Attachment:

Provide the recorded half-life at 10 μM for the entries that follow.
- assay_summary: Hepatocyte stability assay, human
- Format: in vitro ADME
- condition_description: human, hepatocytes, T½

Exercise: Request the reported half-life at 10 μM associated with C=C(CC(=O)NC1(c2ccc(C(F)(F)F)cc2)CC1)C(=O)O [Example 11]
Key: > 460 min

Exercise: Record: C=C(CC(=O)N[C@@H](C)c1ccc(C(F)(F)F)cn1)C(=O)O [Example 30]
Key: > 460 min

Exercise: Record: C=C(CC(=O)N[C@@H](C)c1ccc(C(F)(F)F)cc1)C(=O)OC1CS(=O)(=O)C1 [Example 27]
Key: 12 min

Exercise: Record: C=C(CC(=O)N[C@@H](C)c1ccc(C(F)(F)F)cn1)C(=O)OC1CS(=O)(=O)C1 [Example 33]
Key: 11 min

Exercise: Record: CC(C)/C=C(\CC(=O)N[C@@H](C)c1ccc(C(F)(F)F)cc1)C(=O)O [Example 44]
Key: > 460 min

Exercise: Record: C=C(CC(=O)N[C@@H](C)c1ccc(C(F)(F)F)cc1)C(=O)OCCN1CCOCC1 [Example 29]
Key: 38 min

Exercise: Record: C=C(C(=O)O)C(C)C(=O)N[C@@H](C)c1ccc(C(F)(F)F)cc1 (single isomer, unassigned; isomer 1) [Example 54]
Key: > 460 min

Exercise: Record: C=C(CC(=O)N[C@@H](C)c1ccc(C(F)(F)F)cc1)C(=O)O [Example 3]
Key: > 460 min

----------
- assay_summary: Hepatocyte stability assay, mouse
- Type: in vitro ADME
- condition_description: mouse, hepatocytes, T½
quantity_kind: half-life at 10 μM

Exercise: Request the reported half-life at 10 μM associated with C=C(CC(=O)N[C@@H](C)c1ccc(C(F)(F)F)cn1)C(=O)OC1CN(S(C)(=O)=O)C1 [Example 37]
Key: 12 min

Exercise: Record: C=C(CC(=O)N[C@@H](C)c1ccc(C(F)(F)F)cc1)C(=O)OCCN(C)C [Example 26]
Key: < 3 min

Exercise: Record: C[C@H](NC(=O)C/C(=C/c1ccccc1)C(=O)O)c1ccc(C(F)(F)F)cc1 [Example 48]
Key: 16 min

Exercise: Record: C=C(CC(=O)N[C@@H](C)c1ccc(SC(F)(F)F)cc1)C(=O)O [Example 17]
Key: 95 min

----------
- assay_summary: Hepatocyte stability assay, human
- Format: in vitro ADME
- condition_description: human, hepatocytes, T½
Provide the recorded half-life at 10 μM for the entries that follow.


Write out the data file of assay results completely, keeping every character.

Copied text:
Provide the recorded half-life at 10 μM for the entries that follow.
- assay_summary: Hepatocyte stability assay, human
- Format: in vitro ADME
- condition_description: human, hepatocytes, T½

Exercise: Request the reported half-life at 10 μM associated with C=C(CC(=O)NC1(c2ccc(C(F)(F)F)cc2)CC1)C(=O)O [Example 11]
Key: > 460 min

Exercise: Record: C=C(CC(=O)N[C@@H](C)c1ccc(C(F)(F)F)cn1)C(=O)O [Example 30]
Key: > 460 min

Exercise: Record: C=C(CC(=O)N[C@@H](C)c1ccc(C(F)(F)F)cc1)C(=O)OC1CS(=O)(=O)C1 [Example 27]
Key: 12 min

Exercise: Record: C=C(CC(=O)N[C@@H](C)c1ccc(C(F)(F)F)cn1)C(=O)OC1CS(=O)(=O)C1 [Example 33]
Key: 11 min

Exercise: Record: CC(C)/C=C(\CC(=O)N[C@@H](C)c1ccc(C(F)(F)F)cc1)C(=O)O [Example 44]
Key: > 460 min

Exercise: Record: C=C(CC(=O)N[C@@H](C)c1ccc(C(F)(F)F)cc1)C(=O)OCCN1CCOCC1 [Example 29]
Key: 38 min

Exercise: Record: C=C(C(=O)O)C(C)C(=O)N[C@@H](C)c1ccc(C(F)(F)F)cc1 (single isomer, unassigned; isomer 1) [Example 54]
Key: > 460 min

Exercise: Record: C=C(CC(=O)N[C@@H](C)c1ccc(C(F)(F)F)cc1)C(=O)O [Example 3]
Key: > 460 min

----------
- assay_summary: Hepatocyte stability assay, mouse
- Type: in vitro ADME
- condition_description: mouse, hepatocytes, T½
quantity_kind: half-life at 10 μM

Exercise: Request the reported half-life at 10 μM associated with C=C(CC(=O)N[C@@H](C)c1ccc(C(F)(F)F)cn1)C(=O)OC1CN(S(C)(=O)=O)C1 [Example 37]
Key: 12 min

Exercise: Record: C=C(CC(=O)N[C@@H](C)c1ccc(C(F)(F)F)cc1)C(=O)OCCN(C)C [Example 26]
Key: < 3 min

Exercise: Record: C[C@H](NC(=O)C/C(=C/c1ccccc1)C(=O)O)c1ccc(C(F)(F)F)cc1 [Example 48]
Key: 16 min

Exercise: Record: C=C(CC(=O)N[C@@H](C)c1ccc(SC(F)(F)F)cc1)C(=O)O [Example 17]
Key: 95 min

----------
- assay_summary: Hepatocyte stability assay, human
- Format: in vitro ADME
- condition_description: human, hepatocytes, T½
Provide the recorded half-life at 10 μM for the entries that follow.